It is clear to anyone that works within a university that the scope of work happening within academia defies categorization in the strictly defined trifecta of research, teaching, and service. Yet, every day, across thousands of institutions, academics are asked to bin activities that fall outside, between, and across those categories as they subject themselves to tenure, promotion, and review processes. The adverse effects of the seemingly inescapable hierarchy that emerges from this trifecta—with research above and service below—have been well documented and widely discussed.
Fortunately, there have been continued calls and progress towards research assessment reform to address these adverse effects. It was within this context of positive movement that we agreed to edit this series. While the need to reform tenure, promotion, and recognition models has been made clear, the pathways for achieving change are not. Our hope, which has materialized in this series, was to contribute by providing a space to showcase the efforts of those actually doing the work of changing career recognition structures.
In our call for this series, we asked “how can we better reflect the scope of work happening across and beyond academia in our recognition models?” The resulting series explores this question from different perspectives across academia: librarians, funders, researchers, teaching faculty, and others. Because of the diversity of these perspectives, the articles within the series are not easily broken into categories. The one thing that these articles have in common is their tangibility: each article provides concrete ideas or examples which could be used to support individual choices or institutional changes surrounding the tenure, promotion, and recognition process.
Rather than viewing this series as a set, we would like our readers to approach these articles as individual contributions to the growing discussion around how we recognize and reward work in academia. This discussion has many layers, just like our series. Explore the perspectives represented here and consider what you can add to this conversation.
Below, a short summary of the articles published are provided:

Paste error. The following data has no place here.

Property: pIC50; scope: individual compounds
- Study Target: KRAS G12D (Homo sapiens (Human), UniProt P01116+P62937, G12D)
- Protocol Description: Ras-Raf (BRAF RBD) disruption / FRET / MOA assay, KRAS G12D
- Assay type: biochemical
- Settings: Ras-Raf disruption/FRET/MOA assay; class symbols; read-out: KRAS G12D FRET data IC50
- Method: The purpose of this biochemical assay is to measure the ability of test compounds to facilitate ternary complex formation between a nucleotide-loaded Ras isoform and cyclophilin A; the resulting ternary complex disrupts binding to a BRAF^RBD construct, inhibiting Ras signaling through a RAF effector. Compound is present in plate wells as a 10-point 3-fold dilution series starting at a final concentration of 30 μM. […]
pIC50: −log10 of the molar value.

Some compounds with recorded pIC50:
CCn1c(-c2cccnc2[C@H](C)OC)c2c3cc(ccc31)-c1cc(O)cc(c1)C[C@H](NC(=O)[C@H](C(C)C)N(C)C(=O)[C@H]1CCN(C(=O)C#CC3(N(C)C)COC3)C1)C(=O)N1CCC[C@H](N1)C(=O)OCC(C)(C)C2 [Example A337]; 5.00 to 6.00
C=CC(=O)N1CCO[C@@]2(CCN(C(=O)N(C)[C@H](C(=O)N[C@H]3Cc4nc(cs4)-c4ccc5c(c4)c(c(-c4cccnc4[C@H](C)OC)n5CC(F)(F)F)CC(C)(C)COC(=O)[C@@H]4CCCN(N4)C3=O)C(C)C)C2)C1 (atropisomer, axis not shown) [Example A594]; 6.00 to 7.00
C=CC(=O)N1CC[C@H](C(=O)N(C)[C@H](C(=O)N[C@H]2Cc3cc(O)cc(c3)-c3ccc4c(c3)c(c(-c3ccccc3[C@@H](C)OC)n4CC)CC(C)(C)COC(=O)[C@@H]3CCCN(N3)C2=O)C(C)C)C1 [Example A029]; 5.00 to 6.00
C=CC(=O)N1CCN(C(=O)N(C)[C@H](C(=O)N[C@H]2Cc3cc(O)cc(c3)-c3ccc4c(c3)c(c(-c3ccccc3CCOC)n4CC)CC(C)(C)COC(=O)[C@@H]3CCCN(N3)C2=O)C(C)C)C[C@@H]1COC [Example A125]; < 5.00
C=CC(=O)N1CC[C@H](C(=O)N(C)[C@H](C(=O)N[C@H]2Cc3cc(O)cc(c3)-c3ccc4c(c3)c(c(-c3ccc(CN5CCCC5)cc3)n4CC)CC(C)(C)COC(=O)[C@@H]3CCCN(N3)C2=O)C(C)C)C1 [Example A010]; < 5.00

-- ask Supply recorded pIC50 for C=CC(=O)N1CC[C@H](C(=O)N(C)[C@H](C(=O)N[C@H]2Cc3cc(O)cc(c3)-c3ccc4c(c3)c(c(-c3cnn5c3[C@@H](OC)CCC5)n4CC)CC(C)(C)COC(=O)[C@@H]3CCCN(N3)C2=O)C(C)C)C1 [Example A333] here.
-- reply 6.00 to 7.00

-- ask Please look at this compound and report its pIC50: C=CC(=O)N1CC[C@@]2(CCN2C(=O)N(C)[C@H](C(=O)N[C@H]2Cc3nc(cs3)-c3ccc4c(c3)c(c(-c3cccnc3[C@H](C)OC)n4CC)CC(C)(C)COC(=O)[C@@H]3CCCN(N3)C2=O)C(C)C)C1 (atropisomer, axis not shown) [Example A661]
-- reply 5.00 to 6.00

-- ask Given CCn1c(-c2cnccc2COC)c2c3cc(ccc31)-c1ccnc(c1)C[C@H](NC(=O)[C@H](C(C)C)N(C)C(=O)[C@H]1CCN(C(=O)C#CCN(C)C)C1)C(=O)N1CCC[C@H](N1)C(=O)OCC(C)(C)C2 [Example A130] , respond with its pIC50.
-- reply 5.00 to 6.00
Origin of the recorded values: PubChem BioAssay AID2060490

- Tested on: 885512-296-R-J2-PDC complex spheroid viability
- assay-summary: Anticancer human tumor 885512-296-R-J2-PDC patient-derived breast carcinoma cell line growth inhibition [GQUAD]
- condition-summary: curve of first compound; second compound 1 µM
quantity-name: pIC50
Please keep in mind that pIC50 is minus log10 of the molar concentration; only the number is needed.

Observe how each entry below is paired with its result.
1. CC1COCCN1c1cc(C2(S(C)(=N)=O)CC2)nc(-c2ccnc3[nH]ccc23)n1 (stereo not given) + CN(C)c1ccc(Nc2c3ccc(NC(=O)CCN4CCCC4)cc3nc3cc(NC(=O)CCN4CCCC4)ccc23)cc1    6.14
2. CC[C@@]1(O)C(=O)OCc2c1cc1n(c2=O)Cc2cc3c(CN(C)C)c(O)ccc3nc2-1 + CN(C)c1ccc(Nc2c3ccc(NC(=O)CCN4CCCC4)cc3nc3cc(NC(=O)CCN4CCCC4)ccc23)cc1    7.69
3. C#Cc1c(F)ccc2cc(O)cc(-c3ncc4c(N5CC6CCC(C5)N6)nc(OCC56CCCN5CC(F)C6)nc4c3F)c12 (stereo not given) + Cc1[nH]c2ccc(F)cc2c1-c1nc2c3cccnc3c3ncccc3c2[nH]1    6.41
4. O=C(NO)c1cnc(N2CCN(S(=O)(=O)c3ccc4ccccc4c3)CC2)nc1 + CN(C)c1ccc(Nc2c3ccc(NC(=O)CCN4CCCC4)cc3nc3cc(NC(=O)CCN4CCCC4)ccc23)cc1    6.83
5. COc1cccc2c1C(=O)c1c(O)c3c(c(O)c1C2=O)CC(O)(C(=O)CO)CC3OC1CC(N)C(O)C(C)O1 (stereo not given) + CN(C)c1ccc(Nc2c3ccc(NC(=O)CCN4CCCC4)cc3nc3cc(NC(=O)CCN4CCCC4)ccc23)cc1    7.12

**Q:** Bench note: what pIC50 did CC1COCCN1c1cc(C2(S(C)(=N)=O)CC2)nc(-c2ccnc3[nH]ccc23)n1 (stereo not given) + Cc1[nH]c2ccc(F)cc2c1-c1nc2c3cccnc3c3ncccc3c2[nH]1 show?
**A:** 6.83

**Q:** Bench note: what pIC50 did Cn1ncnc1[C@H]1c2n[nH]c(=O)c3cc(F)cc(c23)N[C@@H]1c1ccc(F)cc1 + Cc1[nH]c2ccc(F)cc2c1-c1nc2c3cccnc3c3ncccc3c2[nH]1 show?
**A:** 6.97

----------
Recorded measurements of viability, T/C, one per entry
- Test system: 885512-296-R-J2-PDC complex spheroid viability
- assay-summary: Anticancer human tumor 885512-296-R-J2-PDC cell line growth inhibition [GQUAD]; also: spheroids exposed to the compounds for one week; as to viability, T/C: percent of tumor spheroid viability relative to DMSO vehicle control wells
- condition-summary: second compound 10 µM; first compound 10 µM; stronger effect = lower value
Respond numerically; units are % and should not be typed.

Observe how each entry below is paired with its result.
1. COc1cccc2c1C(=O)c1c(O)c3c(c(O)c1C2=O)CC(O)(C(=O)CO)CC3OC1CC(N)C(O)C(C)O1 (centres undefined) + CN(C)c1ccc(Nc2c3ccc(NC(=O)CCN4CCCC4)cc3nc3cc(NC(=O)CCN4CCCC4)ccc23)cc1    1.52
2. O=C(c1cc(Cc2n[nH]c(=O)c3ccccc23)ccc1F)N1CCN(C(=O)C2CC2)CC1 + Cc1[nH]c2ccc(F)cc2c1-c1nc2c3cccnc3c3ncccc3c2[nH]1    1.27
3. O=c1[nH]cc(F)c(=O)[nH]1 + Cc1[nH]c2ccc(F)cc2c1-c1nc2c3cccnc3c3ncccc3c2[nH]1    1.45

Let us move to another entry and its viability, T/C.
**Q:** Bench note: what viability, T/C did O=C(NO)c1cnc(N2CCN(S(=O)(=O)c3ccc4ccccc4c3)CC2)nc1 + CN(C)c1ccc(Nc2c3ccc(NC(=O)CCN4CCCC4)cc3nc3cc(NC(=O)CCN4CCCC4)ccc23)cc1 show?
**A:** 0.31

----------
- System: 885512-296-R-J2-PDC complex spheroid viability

In “The Rules Are Always Changing: An Explorative Review of the Lived Experiences of Faculty Librarians During the Tenure Track Process,” Christina Miskey, Stephanie Fell, and Brittani Sterling examine the written and unwritten expectations that are levied against faculty librarians during the tenure process, highlighting the unique challenges that this group faces.
In “Promoting values-based assessment in review, promotion, and tenure processes,” Caitlin Carter, Michael R. Dougherty, Erin C. McKiernan, and Greg Tananbaum share a workshop series which they have developed to help administrators align their institution’s stated values to the recognition processes they actually administer.
In “Valuing a broad range of research contributions through Team Infrastructure Roles: Why CRediT is not enough,” Esther Plomp highlights the barriers that many researchers face in describing and getting credit for their work in often overlooked areas of the research process, outlining a potential path forward for a more transparent research assessment process.
In “Supporting faculty success through subversive advocacy,” Olivia MacIsaac and Heather Coates discuss actionable steps that staff to support faculty as they navigate the tenure and promotion process, using their experience as a template for others to learn from.
In “From Code to Tenure: Valuing Research Software in Academia,” Eric A. Jensen and Daniel S. Katz highlight a current project they have started to support the recognition of research software in the tenure, promotion, and recognition process by sharing activities that can lead to actionable change.
In “Considering non-tenure track jobs in academia,” Anthony Pinter shares a personal essay about his decision to eschew the tenure track entirely, and why that decision might be the correct choice for many others in academia.
In “Are you there, promotion and tenure committee? It’s me, data,” Joanna Thielen, Wanda Marsolek, and Mikala Narlock write a persuasive letter to a fictional promotion and tenure committee, making the case for open science practices, and particularly the open sharing of research data, to be valued as a research output in tenure and promotion discussions.
In “Knowledge management narratives as tools for promotion at Universidad del Rosario, Colombia,” Salim Chalela and Clara García share how their institution has attempted to adapt their recognition processes by adopting knowledge management narratives, which faculty can write to provide additional qualitative information to highlight the evolution and quality of their work.
Juan Pablo Alperin is an Associate Professor in the Publishing Program at Simon Fraser University, the Associate Director of Research for the Public Knowledge Project, and the co-director of the Scholarly Communications Lab.
Abbey K. Elder is the Open Access & Scholarly Communication Librarian for ISU, where she manages campus initiatives for open access and open education.